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DirectTrust, a nonprofit organization that supports health information exchange via the Direct message protocols, has announced continued steady growth in the number of healthcare organizations using its interoperability services during 2018.

The organization also noted an upsurge in the number of Direct message transactions, patient use, and addresses. According to year-end 2018 metrics:

  • There were nearly 274 million Direct message transactions between DirectTrust addresses in 2018, a 63-percent increase over the 2017 total of 168 million transactions. There were more than 110 million Direct messages transmitted during the fourth quarter of 2018 alone.
  • The number of patients/consumers involved using Direct increased approximately 35 percent to nearly 248,000.
  • The number of healthcare organizations served by DirectTrust accredited health information service providers (HISPs) increased 30 percent to nearly 139,000, compared with approximately 107,000 at year-end 2017.
  • The number of trusted DirectTrust addresses able to share PHI across the DirectTrust network increased 16 percent to more than 1.8 million since the end of 2017.
  • Eleven healthcare organizations joined DirectTrust during 2018, bringing the organization’s total membership to 115.

Last July, DirectTrust named former Cerner executive Scott Stuewe its new CEO to replace founding CEO Dr. David Kibbe. In a recent interview with Healthcare Informatics, Stuewe spoke about working more closely with EHR vendors and expanded opportunities for his organization’s trust framework.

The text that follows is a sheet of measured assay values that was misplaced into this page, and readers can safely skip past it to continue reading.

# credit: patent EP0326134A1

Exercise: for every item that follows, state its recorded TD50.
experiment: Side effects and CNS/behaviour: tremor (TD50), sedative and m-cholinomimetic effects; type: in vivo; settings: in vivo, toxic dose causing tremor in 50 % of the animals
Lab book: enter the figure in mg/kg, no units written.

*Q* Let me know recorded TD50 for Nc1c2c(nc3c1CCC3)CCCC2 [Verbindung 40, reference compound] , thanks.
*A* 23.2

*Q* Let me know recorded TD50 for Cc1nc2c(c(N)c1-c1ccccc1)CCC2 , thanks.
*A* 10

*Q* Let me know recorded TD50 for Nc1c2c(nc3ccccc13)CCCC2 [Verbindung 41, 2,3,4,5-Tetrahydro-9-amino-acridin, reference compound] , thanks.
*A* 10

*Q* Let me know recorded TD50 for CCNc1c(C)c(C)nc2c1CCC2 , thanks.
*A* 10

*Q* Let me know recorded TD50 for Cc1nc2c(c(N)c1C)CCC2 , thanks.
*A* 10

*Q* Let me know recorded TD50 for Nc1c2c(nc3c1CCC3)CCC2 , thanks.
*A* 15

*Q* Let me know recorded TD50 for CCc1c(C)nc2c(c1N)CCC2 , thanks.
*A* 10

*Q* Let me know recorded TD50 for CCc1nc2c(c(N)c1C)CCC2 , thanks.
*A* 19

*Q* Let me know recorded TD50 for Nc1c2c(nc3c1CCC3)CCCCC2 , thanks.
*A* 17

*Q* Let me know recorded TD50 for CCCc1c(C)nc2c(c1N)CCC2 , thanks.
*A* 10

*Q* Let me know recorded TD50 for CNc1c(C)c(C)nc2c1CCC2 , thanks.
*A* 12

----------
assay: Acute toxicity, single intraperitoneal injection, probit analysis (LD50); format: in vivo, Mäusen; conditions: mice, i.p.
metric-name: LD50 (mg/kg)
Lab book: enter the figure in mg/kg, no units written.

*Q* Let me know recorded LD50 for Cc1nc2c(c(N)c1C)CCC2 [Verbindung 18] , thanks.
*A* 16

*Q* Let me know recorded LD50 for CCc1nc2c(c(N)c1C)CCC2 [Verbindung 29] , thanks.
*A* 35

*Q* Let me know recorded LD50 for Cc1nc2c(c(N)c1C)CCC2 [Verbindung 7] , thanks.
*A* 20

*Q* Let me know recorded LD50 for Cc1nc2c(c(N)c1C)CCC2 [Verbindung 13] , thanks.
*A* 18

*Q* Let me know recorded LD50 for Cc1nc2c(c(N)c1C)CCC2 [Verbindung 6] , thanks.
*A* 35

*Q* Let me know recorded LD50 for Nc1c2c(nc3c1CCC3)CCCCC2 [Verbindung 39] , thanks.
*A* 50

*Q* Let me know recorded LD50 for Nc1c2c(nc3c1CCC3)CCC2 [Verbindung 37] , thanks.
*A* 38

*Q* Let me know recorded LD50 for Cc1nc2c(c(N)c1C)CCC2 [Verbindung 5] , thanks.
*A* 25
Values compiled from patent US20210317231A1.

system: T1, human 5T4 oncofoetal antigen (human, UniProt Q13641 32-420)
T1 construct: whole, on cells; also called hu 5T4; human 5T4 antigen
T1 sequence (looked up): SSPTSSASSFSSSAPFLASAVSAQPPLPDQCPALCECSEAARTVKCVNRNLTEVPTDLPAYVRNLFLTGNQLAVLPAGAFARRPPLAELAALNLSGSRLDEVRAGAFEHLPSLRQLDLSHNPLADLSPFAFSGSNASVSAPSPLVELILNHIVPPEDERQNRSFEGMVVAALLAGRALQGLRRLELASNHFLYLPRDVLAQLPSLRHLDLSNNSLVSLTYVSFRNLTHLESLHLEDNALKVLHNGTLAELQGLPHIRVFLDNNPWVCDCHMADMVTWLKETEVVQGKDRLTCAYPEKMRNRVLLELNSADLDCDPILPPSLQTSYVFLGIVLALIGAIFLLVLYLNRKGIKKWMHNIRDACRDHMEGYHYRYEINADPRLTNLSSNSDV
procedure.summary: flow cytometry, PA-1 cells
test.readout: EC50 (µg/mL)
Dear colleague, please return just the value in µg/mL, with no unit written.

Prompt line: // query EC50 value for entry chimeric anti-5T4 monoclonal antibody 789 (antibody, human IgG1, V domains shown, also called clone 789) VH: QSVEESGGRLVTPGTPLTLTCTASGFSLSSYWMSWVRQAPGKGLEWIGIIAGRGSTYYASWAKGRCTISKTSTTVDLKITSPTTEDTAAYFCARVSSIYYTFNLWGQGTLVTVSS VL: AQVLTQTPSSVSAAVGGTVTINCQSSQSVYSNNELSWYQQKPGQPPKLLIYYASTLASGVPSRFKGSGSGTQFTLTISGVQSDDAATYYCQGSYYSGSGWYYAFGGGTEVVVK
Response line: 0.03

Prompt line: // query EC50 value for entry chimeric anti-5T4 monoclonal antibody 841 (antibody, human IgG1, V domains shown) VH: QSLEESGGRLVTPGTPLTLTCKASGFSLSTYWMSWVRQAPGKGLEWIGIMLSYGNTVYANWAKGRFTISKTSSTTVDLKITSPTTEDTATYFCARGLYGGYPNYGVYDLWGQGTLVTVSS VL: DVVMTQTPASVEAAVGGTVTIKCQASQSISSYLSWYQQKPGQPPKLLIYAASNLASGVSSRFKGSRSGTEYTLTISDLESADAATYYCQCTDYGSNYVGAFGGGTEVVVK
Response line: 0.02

He told Healthcare Informatics at the time that his organization could make more headway by engaging with the EHR (electronic health record) vendors who so far have not been very engaged with DirectTrust. “There are some gaps in features among the EHRs that frankly are the same gaps we saw in query-based exchange in CommonWell. There are usability problems; the way a given feature surfaces in one EHR is so different than another that you can’t even do the same work flow across the two systems,” Stuewe said.

Stuewe also noted that DirectTrust’s technical trust framework is about “stretching the highest security mechanism across identity-proofed endpoints,” which, he said, “is kind of a unique model.”

A recent data brief from the Office of the National Coordinator for Health IT (ONC) revealed that about four in 10 surveyed hospitals participated in more than one nationwide health information exchange network, such as Surescripts, the e-Health Exchange, DirectTrust, CommonWell, or Carequality. Surescripts was the most commonly network used; 61 percent of hospitals participated. The next highest participation rates were in DirectTrust and the e-Health Exchange; about a quarter of hospitals participated in each.

 

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Hospitals Outline Agenda to Accelerate Interoperability